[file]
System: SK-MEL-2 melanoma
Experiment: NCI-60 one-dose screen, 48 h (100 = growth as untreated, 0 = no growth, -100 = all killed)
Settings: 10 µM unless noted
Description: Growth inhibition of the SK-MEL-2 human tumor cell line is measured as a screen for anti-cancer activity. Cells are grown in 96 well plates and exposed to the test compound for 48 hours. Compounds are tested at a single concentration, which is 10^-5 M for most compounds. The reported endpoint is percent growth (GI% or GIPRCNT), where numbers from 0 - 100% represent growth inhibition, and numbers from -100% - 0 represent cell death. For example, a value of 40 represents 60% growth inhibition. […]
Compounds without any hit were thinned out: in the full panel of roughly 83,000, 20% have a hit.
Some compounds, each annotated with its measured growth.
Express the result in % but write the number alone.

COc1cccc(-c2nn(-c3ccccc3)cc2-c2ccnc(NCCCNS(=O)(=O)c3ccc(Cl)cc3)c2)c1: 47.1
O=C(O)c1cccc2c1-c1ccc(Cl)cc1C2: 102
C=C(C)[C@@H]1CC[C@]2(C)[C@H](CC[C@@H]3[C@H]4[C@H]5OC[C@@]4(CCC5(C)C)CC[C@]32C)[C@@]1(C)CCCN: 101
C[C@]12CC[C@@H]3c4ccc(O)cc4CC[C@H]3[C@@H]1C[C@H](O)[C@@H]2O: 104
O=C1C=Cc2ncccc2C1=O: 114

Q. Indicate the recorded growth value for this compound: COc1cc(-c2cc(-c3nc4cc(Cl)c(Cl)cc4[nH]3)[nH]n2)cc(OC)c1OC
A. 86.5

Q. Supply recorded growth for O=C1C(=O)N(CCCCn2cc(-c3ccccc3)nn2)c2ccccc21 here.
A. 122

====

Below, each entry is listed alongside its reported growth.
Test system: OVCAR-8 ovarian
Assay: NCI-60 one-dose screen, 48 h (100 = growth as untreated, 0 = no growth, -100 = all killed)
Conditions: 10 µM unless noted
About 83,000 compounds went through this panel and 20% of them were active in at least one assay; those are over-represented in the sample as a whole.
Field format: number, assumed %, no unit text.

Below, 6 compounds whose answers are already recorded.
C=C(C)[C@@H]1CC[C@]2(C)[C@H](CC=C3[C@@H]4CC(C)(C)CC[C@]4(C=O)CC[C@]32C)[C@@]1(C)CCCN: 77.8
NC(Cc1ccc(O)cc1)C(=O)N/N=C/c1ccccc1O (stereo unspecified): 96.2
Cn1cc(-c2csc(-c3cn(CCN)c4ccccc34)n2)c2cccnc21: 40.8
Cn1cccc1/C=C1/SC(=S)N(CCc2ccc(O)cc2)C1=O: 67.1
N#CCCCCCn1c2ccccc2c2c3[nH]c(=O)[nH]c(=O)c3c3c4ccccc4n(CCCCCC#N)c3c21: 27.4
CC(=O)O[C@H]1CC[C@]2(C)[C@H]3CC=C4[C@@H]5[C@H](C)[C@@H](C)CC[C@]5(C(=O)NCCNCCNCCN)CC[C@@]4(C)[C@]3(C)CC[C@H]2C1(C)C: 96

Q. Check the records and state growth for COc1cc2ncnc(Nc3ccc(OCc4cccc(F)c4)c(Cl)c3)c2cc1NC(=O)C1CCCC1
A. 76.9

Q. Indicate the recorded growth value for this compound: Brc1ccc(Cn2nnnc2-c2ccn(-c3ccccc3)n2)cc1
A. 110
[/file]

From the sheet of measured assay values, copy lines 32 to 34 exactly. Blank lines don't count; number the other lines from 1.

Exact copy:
A. 76.9

Q. Indicate the recorded growth value for this compound: Brc1ccc(Cn2nnnc2-c2ccn(-c3ccccc3)n2)cc1
A. 110